Count finds Auburn school vote a tie

Amber Waterman/Sun Journal

Allison Michaud, 3, looks to her grandfather, Larry Irwin, as she leaves the voting booth with her grandmother, MaryEllen Irwin. The Irwins voted on the Auburn school referendum Tuesday at Auburn Hall.

AUBURN — School referendum voters turned out Tuesday for a dead heat.

Voters will be heading back to the ballot boxes if the unofficial results for the school budget vote hold true. Acting City Clerk Sue Clements-Dallaire said the vote ended in a tie — with 349 residents on either side of the proposed $35.9 million budget for 2012-13.

"We don't have any answers at this point. This is kind of a first," Clements-Dallaire said late Tuesday night. "We'll need to go over the paperwork and make sure everything is added correctly."

Clements-Dallaire said if Wednesday's official results after reviewing the paperwork still result in a tie, it will likely mean a recount and possibly a second vote on the proposed budget.

The budget is slated to begin July 1 with $15.4 million coming from Auburn property taxpayers. That represents an increase of $844,925, which means a homeowner with property valued at $150,000 would pay $66 more a year in taxes, according to the Auburn School Department.

"I really believe that we put together a fiscally responsible budget," Superintendent Katy Grondin said Tuesday night. "The result of not getting increases over the last three years did make an impact. Taxes have gone up in Auburn, but not due to supporting education."

Clements-Dallaire and Grondin were surprised by the vote. The next steps for the district will be determined once the city clerk's office verifies the count and releases the official results. It could mean a recount of the votes, another election or a return to the referendum drawing board for the School Committee, which would start the whole process over again.

According to Grondin, of the 349 citizens who voted down the proposed budget, 43 responded in the follow-up question that they voted "no" because they wanted to see more money in the school budget.

"They have a right to say that they wanted more money in the school budget, so you have to appreciate that," Grondin said.

She previously said that the proposed spending plan maintains all student services and programs. The increase addresses only the most critical areas — including giving iPad tablet computers to this year's kindergarten students and adding two positions.

Grondin has said that Auburn spends $8,050 per pupil, below the state average of $9,623.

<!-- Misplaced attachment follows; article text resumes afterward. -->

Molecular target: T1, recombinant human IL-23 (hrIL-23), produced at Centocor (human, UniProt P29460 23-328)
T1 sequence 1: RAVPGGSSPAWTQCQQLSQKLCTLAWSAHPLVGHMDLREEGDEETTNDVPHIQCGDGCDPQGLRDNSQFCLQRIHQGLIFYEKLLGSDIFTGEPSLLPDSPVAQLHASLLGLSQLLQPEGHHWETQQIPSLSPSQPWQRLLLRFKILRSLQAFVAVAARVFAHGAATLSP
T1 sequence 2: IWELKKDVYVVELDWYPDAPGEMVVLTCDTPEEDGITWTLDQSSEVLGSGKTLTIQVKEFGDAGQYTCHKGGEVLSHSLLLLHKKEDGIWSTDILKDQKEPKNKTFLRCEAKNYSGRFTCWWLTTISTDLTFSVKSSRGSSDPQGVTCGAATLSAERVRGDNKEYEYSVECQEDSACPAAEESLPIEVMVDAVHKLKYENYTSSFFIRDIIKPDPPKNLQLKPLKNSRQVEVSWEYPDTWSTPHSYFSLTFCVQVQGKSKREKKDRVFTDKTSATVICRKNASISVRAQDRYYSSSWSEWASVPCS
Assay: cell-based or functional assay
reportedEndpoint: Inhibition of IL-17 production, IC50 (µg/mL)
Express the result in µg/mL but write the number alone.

ahannon@sunjournal.com

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Comments

Michael Hiscock's picture

My Vote

My vote would have gone differently if the iPads weren't in there. I would be happy to see an increase and pay a little more in taxes for my kids education if not for them. When I don't have the money for something, I go without. Maybe the school and city should do the same. Wall-E is our kids obviuos future.

Jeff Johnson's picture

iPads

Mike,
Correct me if I'm wrong, but the money for the iPads does not come from the taxpayers. It's written into a federal and state grant, and doesn't get included in your local property taxes. While the iPads are in the budget, the money is already accounted for.

Michael Hiscock's picture

The iPads for last year were

The iPads for last year were supposed to be a grant also but never came through, so those came out of last years budget. This years are coming out of the budget, that is why they are added into it in the first place. They might be going for a grant but that would only repay for them IF it comes through. If it doesn't, it still comes out of the budget.

Michael Hiscock's picture

The other obvious thing, is

The other obvious thing, is that if the vote was that close, that means half the voters aren't happy with the budget. On a recount, if you find one extra vote one way or the other, shouldn't mean the vote stands. Rework and revote to win more of a majority one way or the other to get people to accept the budget. Dump iPads and get back to basics in the younger grades.

Joe Gray's picture

How does Superintendent Grondin know how people voted?

Was there an official release of the votes? How does the superintendent know how people voted? Can she tell us for certain that 43 people voted both "no" and to increase the budget? Did some who voted yes still mark the "increase the budget" box? How does she know?

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